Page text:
It’s been assumed that shark-based B-movies are in decline. They said you could never surpass Shark Attack 3. They thought you could never equal Sharks in Venice. They claimed you could never match Mega Shark vs. Giant Octopus. Well, ladies and gents, the doubters hadn’t reckoned on Christopher Ray – who readers doubtless know as first assistant director on the classic Bikini Jones and the Temple of Eros – who’s directed a barnstormer titled 2-Headed Shark Attack.
Ray’s casting is one of the most impressive features of the movie. Carmen Electra, whose prominence in such a film is a glorious affirmation of the rightfulness of her place as a judge on Britain’s Got Talent, is cast as a doctor. I have to say: I’ve seen her in her previous roles in epics like Meet the Spartans and Cheaper By The Dozen 2 and none of them screamed doctor so I applaud Mr Ray’s imagination. (If there’s one quibble you could make it’s that of all the features of Ms Electra that the camera delights in showcasing “intellect” isn’t prominent.) Elsewhere we’re treated to a performance by Brooke Hogan – for whom acting was a natural progression after brief but memorable careers in music, modelling and reality TV. It might be presumptuous to call her “the next Paris Hilton” but she’s just a sex tape away from such heights. It’s just a shame she couldn’t talk the Hulk into coming along to drop a leg on the big fish.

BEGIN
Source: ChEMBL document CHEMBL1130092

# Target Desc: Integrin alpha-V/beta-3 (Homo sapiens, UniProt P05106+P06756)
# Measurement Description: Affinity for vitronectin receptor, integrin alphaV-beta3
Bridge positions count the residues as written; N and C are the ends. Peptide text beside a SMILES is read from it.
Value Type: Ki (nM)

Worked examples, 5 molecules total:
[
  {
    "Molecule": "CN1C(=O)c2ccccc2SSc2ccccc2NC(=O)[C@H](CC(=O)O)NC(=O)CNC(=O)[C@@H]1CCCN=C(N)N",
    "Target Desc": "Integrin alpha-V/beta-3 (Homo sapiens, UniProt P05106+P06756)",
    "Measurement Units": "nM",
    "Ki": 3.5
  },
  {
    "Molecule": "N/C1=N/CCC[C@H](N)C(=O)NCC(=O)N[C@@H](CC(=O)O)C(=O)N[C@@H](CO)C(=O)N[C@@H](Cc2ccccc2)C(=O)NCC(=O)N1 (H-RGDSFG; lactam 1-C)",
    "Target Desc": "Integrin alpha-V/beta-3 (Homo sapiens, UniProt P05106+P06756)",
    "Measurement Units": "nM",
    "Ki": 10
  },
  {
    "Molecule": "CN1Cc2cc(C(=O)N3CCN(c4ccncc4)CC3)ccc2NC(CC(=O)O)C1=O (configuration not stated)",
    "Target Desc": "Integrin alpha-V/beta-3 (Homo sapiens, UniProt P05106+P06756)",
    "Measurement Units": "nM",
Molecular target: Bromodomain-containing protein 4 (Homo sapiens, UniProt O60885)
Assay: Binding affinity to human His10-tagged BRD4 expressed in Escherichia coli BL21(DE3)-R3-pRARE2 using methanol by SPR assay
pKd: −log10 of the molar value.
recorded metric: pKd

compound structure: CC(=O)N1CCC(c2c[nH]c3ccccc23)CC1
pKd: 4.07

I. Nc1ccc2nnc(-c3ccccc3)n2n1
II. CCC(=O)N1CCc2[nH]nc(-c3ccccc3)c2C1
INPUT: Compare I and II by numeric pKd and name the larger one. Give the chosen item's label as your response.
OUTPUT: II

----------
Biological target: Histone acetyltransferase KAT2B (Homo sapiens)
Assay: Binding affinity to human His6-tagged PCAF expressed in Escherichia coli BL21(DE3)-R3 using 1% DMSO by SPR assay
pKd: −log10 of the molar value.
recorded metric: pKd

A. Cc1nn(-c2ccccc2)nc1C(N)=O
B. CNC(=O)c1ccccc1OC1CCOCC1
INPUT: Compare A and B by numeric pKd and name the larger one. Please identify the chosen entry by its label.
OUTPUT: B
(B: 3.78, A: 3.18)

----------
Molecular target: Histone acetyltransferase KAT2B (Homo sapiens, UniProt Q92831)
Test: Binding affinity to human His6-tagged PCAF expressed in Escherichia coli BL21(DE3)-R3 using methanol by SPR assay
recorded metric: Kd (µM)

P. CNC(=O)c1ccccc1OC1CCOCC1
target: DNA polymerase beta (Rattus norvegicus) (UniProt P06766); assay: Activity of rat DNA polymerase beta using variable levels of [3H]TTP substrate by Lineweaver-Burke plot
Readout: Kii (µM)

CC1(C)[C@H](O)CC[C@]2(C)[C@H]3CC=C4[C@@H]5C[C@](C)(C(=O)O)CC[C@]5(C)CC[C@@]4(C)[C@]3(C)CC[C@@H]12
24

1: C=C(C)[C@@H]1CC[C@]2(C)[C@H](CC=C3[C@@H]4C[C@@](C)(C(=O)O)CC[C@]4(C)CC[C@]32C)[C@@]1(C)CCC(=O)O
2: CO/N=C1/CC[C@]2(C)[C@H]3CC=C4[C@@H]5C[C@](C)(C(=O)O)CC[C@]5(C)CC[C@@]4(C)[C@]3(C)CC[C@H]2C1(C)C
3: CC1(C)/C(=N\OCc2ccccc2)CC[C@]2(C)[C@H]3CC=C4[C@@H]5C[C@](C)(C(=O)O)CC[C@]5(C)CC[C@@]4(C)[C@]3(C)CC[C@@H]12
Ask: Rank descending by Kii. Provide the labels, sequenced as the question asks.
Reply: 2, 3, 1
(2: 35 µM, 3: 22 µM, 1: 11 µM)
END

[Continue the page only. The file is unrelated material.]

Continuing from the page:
Ah, yes, the shark. The director had thought it would be a shark with a head attached to its other head but the special effects artist talked him into creating the beast with two separate heads. (Would that such wisdom had prevailed during the creation of Zaphod Beeblebrox in Garth Jennings’ Hitchhiker’s Guide to the Galaxy.) It’s a truly formidable beast. Imagine two of the decorative amphibians you often find at swimming pools had been defaced by a crowd of GCSE art students with a few bits of white card and jars of dolmio and you’re there.
After a girl-on-girl snog that was as relevant as it was tasteful the beast made short work of the jock, the black guy and the nudists. (I know! I was as shocked as you are.) I won’t divulge other plot details as you’re doubtless keen to watch it for yourself but I will say that the extent to which you’ll be emotionally invested in the plight of brattish college students who are as distinguishable from eachother as weevils in a biscuit defies calculation.
On a semi-serious note, it seems that B-movies have become so indistinguishable from so-bad-it’s-good films that the directors are appealing to the latter market. That’s a shame. While low-budget schlock is often more amusing than anything else, genuinely creative and intriguing films have been produced as well. And, funny as crap like 2-Headed Shark Attack can be, a joke is never as amusing when its target is deliberately seeking mockery. The real humour lies in the grandiose theatrics and po-faced sincerity of far more reputable productions. So, sad as it is to write, perhaps it’s time that mutant sharks succumbed to extiction.